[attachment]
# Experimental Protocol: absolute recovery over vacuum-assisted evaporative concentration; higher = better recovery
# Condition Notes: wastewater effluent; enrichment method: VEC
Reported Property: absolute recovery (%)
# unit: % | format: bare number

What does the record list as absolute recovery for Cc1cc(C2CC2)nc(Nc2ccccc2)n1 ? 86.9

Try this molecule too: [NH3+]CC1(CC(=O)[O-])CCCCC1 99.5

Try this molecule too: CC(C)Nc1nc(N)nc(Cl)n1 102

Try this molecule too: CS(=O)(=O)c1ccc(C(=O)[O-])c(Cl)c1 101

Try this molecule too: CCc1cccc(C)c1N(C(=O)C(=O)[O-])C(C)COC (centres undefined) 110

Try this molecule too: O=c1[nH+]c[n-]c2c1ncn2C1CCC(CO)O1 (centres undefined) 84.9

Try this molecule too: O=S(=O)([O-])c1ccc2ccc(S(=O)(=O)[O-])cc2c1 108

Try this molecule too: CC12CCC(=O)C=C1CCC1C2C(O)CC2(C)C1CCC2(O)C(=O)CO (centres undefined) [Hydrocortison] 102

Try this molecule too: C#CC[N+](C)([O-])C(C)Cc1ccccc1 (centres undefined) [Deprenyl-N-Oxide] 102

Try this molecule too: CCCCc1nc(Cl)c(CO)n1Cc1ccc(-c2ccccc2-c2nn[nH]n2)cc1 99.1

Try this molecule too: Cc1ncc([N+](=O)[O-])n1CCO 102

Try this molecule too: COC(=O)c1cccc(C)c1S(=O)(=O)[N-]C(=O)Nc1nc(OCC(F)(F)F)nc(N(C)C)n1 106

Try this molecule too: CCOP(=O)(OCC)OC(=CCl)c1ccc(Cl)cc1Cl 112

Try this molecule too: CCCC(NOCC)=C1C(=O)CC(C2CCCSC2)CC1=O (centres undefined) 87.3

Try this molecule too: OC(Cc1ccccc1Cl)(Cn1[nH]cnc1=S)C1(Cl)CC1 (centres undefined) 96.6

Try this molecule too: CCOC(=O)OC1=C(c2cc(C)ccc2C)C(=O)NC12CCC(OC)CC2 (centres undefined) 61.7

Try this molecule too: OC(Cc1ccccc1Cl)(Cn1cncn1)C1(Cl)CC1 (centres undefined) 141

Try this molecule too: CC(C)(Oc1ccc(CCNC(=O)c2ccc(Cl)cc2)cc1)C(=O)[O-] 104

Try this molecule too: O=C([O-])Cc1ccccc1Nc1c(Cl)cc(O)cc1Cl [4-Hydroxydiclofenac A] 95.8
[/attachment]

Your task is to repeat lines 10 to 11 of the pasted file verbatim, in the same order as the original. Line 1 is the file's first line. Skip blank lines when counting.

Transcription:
Try this molecule too: O=c1[nH+]c[n-]c2c1ncn2C1CCC(CO)O1 (centres undefined) 84.9

Try this molecule too: O=S(=O)([O-])c1ccc2ccc(S(=O)(=O)[O-])cc2c1 108